And then there’s Alex Cruz.

Also a three-time state champion, Cruz became the first wrestler from Orting to reach the finals of the national tournament in Fargo this past summer.

They are the only two boys wrestlers in the state this year who could become four-time state champions, something only 15 wrestlers have accomplished, including North Central’s Clai Quintanilla, who would also join Kaylor and Cruz in those garage practices.

Since childhood, Cruz has been a tough wrestling partner for Kaylor. Not only is Cruz bigger, wrestling at 138 pounds, but he’s lightning quick.

“Every week I’d lose to Alex,” Kaylor said. “It really gives you a humbling but competitive mindset knowing that I might give it my all but still lose.”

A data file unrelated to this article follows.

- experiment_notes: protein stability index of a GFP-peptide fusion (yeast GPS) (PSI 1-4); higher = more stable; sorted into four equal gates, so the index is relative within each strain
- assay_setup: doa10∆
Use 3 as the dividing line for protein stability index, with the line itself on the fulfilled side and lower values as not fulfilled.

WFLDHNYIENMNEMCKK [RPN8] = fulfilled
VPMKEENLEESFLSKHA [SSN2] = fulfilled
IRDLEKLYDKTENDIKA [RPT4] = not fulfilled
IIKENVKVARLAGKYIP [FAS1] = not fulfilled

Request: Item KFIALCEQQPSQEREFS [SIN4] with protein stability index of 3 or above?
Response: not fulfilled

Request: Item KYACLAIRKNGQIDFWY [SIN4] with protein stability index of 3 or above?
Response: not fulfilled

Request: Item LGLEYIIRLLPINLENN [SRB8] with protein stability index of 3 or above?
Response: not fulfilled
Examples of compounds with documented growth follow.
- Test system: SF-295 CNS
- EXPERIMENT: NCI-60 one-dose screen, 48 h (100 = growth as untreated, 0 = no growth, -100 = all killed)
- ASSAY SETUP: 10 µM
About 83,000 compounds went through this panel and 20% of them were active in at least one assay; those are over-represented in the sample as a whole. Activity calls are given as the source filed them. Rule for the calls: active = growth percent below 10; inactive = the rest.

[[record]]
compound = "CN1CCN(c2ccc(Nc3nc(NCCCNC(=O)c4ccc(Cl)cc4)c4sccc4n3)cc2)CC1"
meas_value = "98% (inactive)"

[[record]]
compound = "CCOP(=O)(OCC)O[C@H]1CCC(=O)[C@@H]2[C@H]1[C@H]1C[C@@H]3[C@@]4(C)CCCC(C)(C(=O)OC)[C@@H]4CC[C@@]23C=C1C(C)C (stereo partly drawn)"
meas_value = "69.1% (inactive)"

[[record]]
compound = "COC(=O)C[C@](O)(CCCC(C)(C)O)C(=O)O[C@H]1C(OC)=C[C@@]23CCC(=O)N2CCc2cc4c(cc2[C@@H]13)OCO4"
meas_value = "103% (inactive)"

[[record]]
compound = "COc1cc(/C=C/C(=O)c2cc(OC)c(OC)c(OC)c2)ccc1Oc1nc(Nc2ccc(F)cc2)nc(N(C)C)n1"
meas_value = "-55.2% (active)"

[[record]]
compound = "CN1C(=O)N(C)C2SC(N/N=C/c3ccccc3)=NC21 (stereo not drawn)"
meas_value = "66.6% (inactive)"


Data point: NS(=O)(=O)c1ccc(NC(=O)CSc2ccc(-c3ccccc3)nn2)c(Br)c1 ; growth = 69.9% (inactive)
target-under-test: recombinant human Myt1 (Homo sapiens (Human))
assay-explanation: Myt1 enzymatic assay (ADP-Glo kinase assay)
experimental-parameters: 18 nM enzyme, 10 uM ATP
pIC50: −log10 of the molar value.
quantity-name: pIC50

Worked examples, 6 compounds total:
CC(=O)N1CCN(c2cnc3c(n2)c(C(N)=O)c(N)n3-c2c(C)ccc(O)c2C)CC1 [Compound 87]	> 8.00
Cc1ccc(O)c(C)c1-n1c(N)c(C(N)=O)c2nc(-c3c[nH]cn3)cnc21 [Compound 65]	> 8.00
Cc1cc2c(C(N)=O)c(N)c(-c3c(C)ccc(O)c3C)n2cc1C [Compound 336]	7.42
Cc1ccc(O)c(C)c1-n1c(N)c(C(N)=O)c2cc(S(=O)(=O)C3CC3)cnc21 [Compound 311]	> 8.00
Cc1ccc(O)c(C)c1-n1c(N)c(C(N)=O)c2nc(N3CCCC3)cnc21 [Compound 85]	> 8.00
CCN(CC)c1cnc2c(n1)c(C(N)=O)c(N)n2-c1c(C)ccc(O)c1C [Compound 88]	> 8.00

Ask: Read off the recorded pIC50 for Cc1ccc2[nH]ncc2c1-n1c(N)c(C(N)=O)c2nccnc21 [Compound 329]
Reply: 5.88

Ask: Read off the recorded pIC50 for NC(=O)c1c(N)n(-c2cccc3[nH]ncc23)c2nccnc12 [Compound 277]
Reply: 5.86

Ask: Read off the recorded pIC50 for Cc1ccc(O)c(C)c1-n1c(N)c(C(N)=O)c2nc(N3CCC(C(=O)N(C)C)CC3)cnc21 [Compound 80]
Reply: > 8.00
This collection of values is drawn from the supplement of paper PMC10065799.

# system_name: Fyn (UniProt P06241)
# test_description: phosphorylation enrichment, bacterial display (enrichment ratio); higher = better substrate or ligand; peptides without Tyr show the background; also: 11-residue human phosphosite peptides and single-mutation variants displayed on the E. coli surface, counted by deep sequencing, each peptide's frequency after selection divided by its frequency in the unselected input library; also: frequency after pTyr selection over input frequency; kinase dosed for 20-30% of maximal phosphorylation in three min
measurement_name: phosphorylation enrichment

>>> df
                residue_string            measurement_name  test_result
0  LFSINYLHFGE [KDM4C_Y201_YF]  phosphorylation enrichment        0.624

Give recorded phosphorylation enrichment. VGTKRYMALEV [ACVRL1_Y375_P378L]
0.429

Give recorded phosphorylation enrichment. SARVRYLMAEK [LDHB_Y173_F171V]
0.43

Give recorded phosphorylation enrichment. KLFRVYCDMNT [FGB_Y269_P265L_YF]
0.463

Kaylor and Cruz said when they would wrestle in practice they wouldn’t keep score but their dads would.

“Sometimes they wouldn’t let me leave until I’d gotten a takedown (against Cruz),” Kaylor said. “It could take a long time because Alex wouldn’t just let me get it. Our dads could tell.”

So who would win now?

“A tie,” Kaylor said.

Cruz just smiled, but eventually agreed.

“I’m bigger but he’s more technical,” Cruz said

Their brother-like bond and rivalry has helped propel them to special heights and has strengthened the wrestling culture at their schools.

Dan Pitsch, Kaylor’s wrestling coach at Bonney Lake and a former Oregon State wrestler, said Kaylor makes himself available to help younger wrestlers including his own brother, Austin, who is a freshman.